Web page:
TTouch says: Average ability to learn. I guess so… pretty vague.
He has the adorably named “Teacup muzzle”. Awwww, more proof in my mind that he is so adorable and tiny.
TTouch says: This British Definition came about because the muzzle appeared to be small enough to fit into a teacup. Reflects intelligence and sensitvity. He’s definitely sensitive! I think he’s pretty intelligent too. He figures things out fast. He really would be so perfect if he was a full sized horse…but then he wouldn’t be all tiny and cute, so I’m undecided which is better.
He has a very short mouth! I’m actually surprised I never noticed before.
TTouch says: This can signal inflexibility and a horse who is slow to learn. It’s hard to fit such horses with a comfortable bit, and generally they do better without one, i.e., hackamore. That’s interesting because he is pretty fussy with his bit. I assumed he was still getting used to the idea of it. I’ll have to keep an eye on this… And I don’t think he is slow to learn, but he is kind of inflexible… like literally inflexible, it’s hard to supple him up.
He has what the book describes as a “mobile upper lip. It’s always moving around, he’s very expressive with it.
TTouchsays: Curiosity and the physical need to have contact with humans, mouthing them for example. I’m a little taken back from that, because that is him. He follows me around the field, begging me to scratch him and play with him. He loves to have mutual grooming sessions, although he won’t groom me, he’ll groom the air near me, or a nearby horse if there’s one close enough.
Looking through a series of photos of Pony has made me decide that he has “Large, open, and moveable nostrils.”
TTouch says: A sign of a nature that is intelligent, interested, and eagerly active. That is him. He’s very interested in everything around him, even if he’s too shy to check out some of the scary things.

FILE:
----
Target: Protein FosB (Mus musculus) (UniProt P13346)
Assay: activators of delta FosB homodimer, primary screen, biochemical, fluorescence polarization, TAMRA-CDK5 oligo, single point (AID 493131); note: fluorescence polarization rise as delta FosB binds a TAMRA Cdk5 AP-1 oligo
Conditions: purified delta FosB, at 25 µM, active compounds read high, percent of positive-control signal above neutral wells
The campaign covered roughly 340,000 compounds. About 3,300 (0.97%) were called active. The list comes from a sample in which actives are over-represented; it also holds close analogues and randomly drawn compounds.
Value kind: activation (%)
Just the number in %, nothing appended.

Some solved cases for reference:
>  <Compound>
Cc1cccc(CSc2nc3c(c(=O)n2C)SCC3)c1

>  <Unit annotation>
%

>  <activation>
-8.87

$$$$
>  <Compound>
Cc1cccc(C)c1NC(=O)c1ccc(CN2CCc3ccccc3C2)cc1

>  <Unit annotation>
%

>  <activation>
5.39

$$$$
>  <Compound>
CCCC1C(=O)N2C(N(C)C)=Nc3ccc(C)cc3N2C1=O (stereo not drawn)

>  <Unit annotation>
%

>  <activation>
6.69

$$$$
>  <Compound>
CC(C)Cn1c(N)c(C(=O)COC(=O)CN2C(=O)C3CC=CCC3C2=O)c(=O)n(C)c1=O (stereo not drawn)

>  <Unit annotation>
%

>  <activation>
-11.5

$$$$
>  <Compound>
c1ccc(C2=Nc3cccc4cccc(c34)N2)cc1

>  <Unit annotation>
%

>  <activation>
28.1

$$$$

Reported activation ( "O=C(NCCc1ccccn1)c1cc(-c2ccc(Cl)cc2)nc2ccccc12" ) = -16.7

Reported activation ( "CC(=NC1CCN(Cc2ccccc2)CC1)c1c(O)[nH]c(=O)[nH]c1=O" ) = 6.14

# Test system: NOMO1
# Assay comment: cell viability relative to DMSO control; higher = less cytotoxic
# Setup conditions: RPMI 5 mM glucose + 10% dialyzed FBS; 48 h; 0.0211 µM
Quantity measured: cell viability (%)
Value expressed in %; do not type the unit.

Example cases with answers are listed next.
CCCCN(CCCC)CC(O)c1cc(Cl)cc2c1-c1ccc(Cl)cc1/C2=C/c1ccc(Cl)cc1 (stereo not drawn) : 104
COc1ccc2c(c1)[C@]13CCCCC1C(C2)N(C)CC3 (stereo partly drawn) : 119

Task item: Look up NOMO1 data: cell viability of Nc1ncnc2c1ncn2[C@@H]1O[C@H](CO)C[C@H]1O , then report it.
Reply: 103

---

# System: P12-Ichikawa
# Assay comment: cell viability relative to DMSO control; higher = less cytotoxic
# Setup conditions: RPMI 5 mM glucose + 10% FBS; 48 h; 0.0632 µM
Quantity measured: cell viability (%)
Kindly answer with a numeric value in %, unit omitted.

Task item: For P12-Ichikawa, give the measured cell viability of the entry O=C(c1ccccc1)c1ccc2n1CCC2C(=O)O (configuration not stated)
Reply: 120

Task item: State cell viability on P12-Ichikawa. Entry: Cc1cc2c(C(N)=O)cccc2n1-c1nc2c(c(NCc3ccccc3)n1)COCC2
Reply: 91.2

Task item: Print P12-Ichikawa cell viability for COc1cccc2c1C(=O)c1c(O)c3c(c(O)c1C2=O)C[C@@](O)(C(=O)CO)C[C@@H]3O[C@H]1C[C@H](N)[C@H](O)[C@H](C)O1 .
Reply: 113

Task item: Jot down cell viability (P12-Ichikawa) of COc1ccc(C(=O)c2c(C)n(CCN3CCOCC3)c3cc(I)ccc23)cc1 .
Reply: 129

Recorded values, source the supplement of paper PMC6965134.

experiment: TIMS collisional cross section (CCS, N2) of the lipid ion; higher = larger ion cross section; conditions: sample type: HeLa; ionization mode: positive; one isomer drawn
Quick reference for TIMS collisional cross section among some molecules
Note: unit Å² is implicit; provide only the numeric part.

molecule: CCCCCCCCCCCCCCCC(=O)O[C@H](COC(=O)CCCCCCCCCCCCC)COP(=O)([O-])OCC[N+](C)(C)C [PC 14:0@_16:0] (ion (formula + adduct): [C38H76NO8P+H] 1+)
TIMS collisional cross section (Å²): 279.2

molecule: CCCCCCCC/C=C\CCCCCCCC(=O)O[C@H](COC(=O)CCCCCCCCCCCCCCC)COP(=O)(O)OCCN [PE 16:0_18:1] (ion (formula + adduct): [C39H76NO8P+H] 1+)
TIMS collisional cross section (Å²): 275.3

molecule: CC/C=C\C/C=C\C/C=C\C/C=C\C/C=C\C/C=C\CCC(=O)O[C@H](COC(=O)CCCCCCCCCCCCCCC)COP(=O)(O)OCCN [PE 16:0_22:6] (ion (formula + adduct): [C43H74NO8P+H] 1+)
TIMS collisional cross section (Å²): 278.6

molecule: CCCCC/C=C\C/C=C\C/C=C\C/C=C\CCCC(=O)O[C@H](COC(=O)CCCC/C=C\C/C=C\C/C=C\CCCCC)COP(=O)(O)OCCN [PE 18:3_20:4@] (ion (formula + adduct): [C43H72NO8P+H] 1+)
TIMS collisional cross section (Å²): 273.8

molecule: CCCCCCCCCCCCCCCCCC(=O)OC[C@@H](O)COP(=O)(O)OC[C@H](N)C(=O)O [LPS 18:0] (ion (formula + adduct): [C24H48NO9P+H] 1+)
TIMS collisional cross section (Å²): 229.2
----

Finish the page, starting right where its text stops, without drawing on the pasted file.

He has a round, soft chin.
TTouch says: Signals a nature that can be easy going and uncomplicated. Yes, he is easy to ride, he’s never bucked, or done anything nasty, either under saddle or in general, and he’s willing. He’s just really shy and sensitive, which means he needs convincing sometimes.
This one was easy. Pony has massive eyes for his little pony self.
TTouch says: Generally indicates a horse who is willing and usually trusts people. He is willing, and he seems to trust/like me. But he’s really shy around people he doesn’t know. So I’m not sure if this is accurate or not.
There are two characteristics I can get from his ears. In addition to the shape, “fine, fluted ears,” he has adorable tufts in his ears.
TTouch says: Usually signifies intelligence. He’s a smart little guy, no question about that.
TTouch says: Often indicates willfulness and inflexibility. He is literally inflexible like we covered earlier. But this directly contradicts earlier statements that he is willing. I would say he’s definitely more willing than not.
He has one swirl, looks like it’s smack dab in the center.
TTouch says: This pattern and position is the standard one displayed by the majority of the horses in our studies and in my observations. It indicates a horse with a generally uncomplicated nature, but there are variations. Sometimes swirls are set a little to one side of the other.